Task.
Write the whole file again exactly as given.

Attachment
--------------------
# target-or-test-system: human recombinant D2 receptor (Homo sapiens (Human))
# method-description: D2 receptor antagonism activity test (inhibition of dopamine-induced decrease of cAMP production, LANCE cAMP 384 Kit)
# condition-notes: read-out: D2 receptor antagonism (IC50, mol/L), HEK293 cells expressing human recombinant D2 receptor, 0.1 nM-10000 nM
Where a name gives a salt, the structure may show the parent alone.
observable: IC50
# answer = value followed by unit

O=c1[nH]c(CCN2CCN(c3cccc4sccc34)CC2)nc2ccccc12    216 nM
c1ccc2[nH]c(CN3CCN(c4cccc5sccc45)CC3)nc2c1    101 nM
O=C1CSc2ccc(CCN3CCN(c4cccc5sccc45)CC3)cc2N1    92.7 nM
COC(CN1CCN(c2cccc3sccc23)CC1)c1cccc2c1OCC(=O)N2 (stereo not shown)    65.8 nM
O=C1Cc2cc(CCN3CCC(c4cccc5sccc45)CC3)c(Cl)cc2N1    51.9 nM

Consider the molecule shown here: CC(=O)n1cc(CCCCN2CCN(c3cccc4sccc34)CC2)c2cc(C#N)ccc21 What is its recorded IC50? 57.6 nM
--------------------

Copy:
# target-or-test-system: human recombinant D2 receptor (Homo sapiens (Human))
# method-description: D2 receptor antagonism activity test (inhibition of dopamine-induced decrease of cAMP production, LANCE cAMP 384 Kit)
# condition-notes: read-out: D2 receptor antagonism (IC50, mol/L), HEK293 cells expressing human recombinant D2 receptor, 0.1 nM-10000 nM
Where a name gives a salt, the structure may show the parent alone.
observable: IC50
# answer = value followed by unit

O=c1[nH]c(CCN2CCN(c3cccc4sccc34)CC2)nc2ccccc12    216 nM
c1ccc2[nH]c(CN3CCN(c4cccc5sccc45)CC3)nc2c1    101 nM
O=C1CSc2ccc(CCN3CCN(c4cccc5sccc45)CC3)cc2N1    92.7 nM
COC(CN1CCN(c2cccc3sccc23)CC1)c1cccc2c1OCC(=O)N2 (stereo not shown)    65.8 nM
O=C1Cc2cc(CCN3CCC(c4cccc5sccc45)CC3)c(Cl)cc2N1    51.9 nM

Consider the molecule shown here: CC(=O)n1cc(CCCCN2CCN(c3cccc4sccc34)CC2)c2cc(C#N)ccc21 What is its recorded IC50? 57.6 nM